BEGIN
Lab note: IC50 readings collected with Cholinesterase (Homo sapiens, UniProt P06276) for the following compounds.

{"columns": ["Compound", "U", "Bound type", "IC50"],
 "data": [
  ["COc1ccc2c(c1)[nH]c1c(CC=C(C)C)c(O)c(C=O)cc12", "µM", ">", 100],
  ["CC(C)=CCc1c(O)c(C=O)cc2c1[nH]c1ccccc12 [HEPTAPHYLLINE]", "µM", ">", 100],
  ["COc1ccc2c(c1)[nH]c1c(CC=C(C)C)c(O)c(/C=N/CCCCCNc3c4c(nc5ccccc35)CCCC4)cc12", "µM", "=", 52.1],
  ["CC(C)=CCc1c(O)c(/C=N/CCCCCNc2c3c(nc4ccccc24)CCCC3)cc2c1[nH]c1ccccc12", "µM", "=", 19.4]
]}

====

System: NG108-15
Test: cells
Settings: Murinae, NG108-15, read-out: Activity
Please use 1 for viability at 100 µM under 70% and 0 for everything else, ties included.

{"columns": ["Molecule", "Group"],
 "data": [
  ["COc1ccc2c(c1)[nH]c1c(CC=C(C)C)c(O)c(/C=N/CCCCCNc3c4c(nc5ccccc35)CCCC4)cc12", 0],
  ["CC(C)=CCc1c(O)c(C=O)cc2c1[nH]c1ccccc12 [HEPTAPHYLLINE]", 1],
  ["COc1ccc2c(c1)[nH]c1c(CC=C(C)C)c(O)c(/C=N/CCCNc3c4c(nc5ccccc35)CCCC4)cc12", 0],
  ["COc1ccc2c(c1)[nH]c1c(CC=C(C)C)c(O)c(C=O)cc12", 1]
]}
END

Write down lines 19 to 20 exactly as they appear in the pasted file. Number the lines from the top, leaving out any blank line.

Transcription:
  ["COc1ccc2c(c1)[nH]c1c(CC=C(C)C)c(O)c(C=O)cc12", 1]
]}